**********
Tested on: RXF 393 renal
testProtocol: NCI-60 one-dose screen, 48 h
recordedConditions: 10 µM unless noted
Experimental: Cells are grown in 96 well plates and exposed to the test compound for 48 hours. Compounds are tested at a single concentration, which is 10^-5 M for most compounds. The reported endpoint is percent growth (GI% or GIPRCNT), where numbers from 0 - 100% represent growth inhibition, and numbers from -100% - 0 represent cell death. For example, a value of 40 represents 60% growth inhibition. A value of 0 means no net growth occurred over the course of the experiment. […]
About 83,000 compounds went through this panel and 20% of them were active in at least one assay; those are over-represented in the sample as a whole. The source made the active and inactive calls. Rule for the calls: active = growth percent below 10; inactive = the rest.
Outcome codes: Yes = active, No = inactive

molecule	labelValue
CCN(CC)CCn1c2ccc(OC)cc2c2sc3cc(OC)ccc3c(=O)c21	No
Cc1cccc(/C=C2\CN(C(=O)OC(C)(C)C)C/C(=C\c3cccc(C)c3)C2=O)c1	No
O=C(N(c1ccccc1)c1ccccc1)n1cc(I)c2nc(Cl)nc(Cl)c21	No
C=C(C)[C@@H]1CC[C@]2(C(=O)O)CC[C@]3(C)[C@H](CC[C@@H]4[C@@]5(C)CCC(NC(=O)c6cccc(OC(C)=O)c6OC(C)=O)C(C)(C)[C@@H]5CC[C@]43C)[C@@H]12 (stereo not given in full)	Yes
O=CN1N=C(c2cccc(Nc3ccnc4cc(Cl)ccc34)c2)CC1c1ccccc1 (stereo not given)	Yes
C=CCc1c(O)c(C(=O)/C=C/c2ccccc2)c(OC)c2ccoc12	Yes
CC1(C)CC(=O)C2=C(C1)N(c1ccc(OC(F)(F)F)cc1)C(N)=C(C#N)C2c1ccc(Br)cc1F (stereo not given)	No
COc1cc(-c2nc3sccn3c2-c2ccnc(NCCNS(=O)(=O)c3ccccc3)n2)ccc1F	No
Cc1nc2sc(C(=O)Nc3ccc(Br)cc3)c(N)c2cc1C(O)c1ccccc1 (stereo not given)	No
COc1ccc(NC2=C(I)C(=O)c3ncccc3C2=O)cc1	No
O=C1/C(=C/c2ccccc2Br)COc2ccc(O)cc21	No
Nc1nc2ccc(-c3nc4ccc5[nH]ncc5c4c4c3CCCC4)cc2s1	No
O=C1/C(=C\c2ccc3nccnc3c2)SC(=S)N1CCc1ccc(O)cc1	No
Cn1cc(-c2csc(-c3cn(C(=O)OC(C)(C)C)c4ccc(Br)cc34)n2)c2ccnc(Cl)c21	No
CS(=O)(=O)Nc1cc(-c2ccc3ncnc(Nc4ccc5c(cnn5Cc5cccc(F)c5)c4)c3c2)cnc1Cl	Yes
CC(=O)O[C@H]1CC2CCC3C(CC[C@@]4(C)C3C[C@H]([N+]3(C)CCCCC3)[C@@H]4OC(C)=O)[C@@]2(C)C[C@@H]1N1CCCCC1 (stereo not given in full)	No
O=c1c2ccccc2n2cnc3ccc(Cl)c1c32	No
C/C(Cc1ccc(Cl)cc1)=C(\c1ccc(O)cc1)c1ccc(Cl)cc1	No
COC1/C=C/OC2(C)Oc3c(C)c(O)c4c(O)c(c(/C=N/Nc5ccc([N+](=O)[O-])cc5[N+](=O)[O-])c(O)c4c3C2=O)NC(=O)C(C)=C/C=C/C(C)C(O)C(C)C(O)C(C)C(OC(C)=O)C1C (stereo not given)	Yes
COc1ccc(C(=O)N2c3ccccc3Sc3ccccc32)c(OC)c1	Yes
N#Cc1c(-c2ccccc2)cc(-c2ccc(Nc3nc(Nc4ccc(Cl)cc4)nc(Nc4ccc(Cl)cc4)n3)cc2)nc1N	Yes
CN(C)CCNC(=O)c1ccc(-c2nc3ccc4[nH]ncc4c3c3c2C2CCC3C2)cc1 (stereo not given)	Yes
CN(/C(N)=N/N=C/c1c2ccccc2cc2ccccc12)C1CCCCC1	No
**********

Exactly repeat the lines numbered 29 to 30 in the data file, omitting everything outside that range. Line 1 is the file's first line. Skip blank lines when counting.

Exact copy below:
CN(C)CCNC(=O)c1ccc(-c2nc3ccc4[nH]ncc4c3c3c2C2CCC3C2)cc1 (stereo not given)	Yes
CN(/C(N)=N/N=C/c1c2ccccc2cc2ccccc12)C1CCCCC1	No